Their days in Lebanon seem numbered, but no thanks to the Lebanese army
Last week the Lebanese PM declared the Lebanese Army would soon launch an offensive against al-Qaeda's enclave in Lebanon known as the Arsal barrens. Being Saudi-backed the Sunni PM also claimed this would be a strictly Lebanese army operation with no coordination with Hezbollah or the Syrian army.
Over the weekend an offensive has indeed been launched but the truth is exact opposite of what the PM Hariri promised. It sees Hezbollah advancing against al-Qaeda, backed by the Syrian air force, and with the Lebanese army playing a distinctly minor role.
Hezbollah, which has assembled a big part of its armor for the operation, is advancing against the part al-Qaeda enclave in Lebanon, while the Syrian army augmented by Hezbollah is simultaneously rolling back the part of the enclave in Syria. They are both supported by the Syrian air force.
Actually there is not a critical need for Syrian air strikes to support Hezbollah, since the group has acquired so much artillery in Syria, but nonetheless the Syrian air force repeatedly struck al-Qaeda and ISIS in Lebanon in preparation for the offensive.
The Lebanese army for its part has simply dug in deeper and occupied some sites abandoned by al-Qaeda after Hezbollah pressure.
The south of the Arsal barrens area is held by Syrian al-Qaeda (Hayat Tahrir al-Sham) and the north by ISIS. Actually the Syrians have reportedly already taken back the part held by HTS on their side, with only the ISIS part remaining.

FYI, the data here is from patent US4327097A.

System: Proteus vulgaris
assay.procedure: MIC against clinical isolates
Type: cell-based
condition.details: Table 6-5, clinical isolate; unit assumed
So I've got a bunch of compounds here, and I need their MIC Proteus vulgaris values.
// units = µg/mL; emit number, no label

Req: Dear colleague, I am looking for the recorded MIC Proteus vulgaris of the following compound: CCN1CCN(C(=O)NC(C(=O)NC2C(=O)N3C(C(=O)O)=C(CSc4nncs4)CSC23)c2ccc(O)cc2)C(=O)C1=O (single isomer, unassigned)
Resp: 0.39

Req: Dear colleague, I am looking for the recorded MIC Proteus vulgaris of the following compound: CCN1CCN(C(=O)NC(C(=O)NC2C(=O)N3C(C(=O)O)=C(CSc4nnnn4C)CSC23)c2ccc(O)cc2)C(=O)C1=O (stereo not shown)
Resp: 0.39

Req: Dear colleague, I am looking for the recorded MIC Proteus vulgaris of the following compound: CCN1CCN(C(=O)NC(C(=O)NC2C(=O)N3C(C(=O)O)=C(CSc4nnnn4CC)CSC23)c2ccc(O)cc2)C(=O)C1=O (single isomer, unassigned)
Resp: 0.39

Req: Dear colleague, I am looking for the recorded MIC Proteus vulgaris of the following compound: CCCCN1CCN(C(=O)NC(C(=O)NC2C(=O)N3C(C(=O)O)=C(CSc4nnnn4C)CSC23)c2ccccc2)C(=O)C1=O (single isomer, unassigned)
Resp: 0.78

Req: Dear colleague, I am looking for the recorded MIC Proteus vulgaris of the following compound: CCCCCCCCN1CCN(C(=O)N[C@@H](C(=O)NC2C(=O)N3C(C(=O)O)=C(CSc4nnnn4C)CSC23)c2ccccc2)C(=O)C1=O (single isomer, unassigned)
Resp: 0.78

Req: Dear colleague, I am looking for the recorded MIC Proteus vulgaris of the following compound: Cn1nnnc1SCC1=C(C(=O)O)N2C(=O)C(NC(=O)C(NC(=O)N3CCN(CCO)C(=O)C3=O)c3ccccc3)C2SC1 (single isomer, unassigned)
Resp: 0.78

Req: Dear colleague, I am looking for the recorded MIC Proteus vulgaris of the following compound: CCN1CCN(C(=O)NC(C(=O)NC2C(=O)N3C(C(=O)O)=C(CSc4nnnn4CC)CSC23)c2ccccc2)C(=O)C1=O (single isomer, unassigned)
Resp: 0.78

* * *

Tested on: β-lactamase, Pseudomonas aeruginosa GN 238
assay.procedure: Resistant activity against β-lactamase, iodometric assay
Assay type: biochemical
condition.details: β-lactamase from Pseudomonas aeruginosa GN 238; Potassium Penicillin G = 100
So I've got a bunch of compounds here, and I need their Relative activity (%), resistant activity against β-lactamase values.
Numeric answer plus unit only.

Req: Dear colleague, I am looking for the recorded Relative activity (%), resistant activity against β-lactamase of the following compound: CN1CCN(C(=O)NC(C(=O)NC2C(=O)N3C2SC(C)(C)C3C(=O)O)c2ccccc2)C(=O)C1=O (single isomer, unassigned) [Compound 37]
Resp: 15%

The area came under control of ISIS and al-Qaeda in 2013. After Hezbollah's entry into the war the two were forced to retreat from nearby western Syrian towns, and fled to Arsal barrens — area which was previously almost unpopulated but now hosted tens of thousands of refugees.
The groups took control of the refugee camps and on multiple occasions also attempted to take control of the nearby Lebanese town of Arsal (and once briefly succeeded) leading to clashed with the Lebanese army. The latest clashes with the Lebanese army occurred last month when a Lebanese sweep of the camps for terrorists saw seven Lebanese soldiers wounded, and one civilian killed, supposedly by five suicide bombers.
After the rebel-ISIS split in early 2014, the enclave was formally divided with ISIS reigning in the north, and Jabhat al-Nusra (now HTS) controlling the south.